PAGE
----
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Dunne Speaks: 10 July 2014

DUNNE SPEAKS

10 July 2014

It was a pretty shabby, poorly lit room.

A few sad looking souls sat around in a circle, all looking at their feet.

Finally, someone spoke, albeit in a hushed and hesitant tone. “My name is David, and I am a man,” he said. He stopped for a moment but the others urged him to carry on to tell his shameful story. After all, a burden shared is a burden lightened.

When he had finished, others in the room felt sufficiently emboldened to make the same admission, and tell their awful stories. And then they all went out into the night and off home. Confession may have been good for the soul, but nothing had changed as a result.

Yes, the story is apocryphal, but it is the sort of absurd world the Leader of the Labour Party is envisioning for all men.

Meanwhile, the scourge of domestic violence continues across all communities, sadly without discrimination, right across the country. Let there be no doubt about the severity and complete unacceptability of any violence against women and children in our society. That has to stop – now – and, as the major perpetrators of that violence, men have to face up to their responsibilities in addressing it. Bold action, across the board, is required right now – not simpering, gesturing apologies for a biological fact that cannot be easily altered.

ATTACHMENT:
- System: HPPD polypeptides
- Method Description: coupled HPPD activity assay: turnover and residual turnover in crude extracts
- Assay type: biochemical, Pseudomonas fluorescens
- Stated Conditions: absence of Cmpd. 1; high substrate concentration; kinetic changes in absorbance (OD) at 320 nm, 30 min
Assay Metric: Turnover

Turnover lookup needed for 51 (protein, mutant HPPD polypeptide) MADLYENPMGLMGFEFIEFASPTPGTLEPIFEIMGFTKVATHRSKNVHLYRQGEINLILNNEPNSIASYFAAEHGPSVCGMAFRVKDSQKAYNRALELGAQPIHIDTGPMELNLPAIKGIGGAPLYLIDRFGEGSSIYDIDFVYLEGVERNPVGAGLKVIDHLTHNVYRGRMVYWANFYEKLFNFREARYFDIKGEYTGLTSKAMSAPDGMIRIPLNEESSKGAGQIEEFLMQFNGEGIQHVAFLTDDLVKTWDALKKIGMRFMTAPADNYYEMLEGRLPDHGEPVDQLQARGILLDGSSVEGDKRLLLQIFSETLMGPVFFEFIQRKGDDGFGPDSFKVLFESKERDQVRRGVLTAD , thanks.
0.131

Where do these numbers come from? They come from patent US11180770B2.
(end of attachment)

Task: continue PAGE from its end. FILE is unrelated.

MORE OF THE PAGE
We need to take the wraps off domestic violence and expose its prevalence wherever we can. Police revelations there are around 200 reported cases every day of the year are part of that. Our aim has to be to make any tolerance of domestic violence as unacceptable as drink-driving and smoking have been made in earlier times, so that underlying social attitudes are changed.

That broad brush needs to be supported by a range of other mechanisms to be sustainable and effective. Men and women need support for and education about their respective roles as partners and parents. That is where the extension of paid parental leave to 52 weeks is so important – to give both parents the opportunity to bond with their new children, and thereby better understand their roles as parents and partners.

There needs to be more support for agencies like Women’s Refuge in the awesome and valiant work they do in helping support women and children who have been domestic violence victims. And the laws governing the prosecution of domestic violence cases need to be upgraded and properly enforced, along the lines of last week’s government announcement.

The last thing we need is the absolute trivialising of a serious social problem by fake and insincere apologies, designed more for a headline, than to do any meaningful good. The women and children of New Zealand who live in constant fear and suffering because of domestic violence deserve a far better response than that.

And I make no apology for saying so.

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